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Repair & calibration Sencore Mighty Mite

This article discusses repair and calibration of the older tube-based Sencore Mighty Mite tube testers that use the 12AU7A tube inside, such as model TC130, TC136, and TC142. I will also discuss the most common problem that causes “faulty” Grid Leakage detection. High voltages are present, repairs should only be attempted by a qualified technician. Copyrighted, all rights reserved.

TC130 Mighty Mite

TC130 Mighty Mite

TC130 Mighty Mite case

TC130 Mighty Mite case

Introduction

Sencore Mighty Mite testers employ a Cathode Emission test circuit, with short detection and industry-best 100-Megohm leakage detection. The leakage detection circuitry is really the reason that every technician should own a Mighty Mite as part of his/her tube testing arsenal.

All Mighty Mites are designed to test newer tubes. You will not find any antique sockets (such as 4-pin, 5-pin, 6-pin, 8-pin large, etc.) Socket configuration consists of Octal, 7-pin miniature, 9-pin miniature, Nuvistor, novar, Loctal, and Compactron.

Each model has a roman numeral designation: TC130 = Mighty Mite III. TC136 = Mighty Mite IV. TC142 = Mighty Mite V. There are no practical differences among them.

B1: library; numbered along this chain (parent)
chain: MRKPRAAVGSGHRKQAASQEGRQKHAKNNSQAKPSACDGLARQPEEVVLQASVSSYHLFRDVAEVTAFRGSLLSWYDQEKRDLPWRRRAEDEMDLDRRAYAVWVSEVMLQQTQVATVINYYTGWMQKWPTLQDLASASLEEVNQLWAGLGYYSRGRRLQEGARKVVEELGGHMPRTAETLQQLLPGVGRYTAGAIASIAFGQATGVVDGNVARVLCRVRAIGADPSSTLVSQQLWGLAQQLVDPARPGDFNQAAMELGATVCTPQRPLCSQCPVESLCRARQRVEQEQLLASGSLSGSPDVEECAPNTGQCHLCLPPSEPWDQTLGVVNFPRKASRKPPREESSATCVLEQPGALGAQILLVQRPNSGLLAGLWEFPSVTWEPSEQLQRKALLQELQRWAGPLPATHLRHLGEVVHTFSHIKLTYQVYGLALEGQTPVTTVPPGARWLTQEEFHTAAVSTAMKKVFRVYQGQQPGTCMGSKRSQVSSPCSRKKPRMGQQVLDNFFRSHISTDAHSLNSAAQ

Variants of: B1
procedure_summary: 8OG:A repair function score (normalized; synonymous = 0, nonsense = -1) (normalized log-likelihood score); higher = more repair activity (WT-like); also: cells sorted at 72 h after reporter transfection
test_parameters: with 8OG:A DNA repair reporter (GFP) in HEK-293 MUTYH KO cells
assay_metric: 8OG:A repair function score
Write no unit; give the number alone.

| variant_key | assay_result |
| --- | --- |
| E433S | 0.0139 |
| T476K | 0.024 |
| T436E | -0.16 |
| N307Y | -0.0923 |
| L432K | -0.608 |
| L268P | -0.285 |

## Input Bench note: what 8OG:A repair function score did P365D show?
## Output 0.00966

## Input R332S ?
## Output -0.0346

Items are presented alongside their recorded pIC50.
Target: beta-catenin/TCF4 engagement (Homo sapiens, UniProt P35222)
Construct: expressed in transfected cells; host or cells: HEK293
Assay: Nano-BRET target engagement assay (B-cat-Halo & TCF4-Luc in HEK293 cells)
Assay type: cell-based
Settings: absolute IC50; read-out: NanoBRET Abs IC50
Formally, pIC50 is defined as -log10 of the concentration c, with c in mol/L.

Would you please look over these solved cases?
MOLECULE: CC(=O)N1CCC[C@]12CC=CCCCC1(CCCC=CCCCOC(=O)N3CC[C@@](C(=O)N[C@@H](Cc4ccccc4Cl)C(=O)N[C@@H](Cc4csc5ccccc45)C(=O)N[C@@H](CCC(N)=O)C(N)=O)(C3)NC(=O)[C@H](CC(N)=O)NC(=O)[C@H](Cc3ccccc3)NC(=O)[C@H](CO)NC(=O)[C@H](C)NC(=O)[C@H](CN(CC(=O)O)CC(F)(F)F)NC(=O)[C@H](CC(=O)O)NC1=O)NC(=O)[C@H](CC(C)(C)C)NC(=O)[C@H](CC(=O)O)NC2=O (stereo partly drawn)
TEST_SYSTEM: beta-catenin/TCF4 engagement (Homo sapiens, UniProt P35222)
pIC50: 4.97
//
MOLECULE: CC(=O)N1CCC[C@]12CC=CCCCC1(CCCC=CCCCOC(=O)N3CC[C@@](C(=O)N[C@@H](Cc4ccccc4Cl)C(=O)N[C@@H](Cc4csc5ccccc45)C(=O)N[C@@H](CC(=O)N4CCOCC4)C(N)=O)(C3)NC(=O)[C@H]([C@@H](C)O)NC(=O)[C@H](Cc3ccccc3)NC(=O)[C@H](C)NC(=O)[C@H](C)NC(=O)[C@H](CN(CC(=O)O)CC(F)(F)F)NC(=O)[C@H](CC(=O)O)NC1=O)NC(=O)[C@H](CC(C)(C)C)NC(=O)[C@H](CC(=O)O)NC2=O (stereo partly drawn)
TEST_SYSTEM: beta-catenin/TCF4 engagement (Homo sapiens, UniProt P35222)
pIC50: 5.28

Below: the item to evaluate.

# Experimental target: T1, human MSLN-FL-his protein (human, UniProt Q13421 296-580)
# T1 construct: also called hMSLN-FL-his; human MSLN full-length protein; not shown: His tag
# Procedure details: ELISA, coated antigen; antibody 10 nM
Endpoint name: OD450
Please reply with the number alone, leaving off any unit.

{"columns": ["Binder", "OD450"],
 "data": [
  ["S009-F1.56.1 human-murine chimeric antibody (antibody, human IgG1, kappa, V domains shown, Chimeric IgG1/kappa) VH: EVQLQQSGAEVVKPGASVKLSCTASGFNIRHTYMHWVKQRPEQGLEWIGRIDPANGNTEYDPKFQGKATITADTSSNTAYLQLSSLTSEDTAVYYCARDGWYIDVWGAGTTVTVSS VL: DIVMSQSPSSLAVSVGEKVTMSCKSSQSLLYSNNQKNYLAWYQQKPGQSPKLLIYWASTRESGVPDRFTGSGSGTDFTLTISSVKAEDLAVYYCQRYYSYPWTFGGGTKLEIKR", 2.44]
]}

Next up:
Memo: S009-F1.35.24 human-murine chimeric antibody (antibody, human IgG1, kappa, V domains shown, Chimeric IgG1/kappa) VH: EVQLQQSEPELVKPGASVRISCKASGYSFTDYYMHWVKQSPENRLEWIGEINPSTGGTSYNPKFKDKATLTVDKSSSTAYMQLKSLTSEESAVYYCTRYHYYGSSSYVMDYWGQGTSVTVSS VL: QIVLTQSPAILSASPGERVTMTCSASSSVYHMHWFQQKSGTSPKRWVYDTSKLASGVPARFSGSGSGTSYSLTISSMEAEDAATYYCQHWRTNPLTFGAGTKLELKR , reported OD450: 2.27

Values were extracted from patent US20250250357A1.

The older Sencore Mighty Mite tube testers have tube circuitry inside, whereas newer Mighty Mites (such as TC154 and TC162) are transistorized. Otherwise, their functionality is comparable. Some units have a CRT picture tube wire harness with socket attached. This harness is very bulky, so common sense would suggest to remove it. It serves no practical purpose and only clutters up the case. Some models have a few pin straighteners on the front panel.

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Jackson 561 Tube Tester

This article will discuss repair and calibration of the Jackson 561 tube tester. High voltages are present, repairs should only be attempted by a qualified technician. Copyrighted, all rights reserved.

Introduction

The Jackson 561 appears to be a rare (uncommon) model. Very little documentation exists, and I have seen only a small number of them for sale.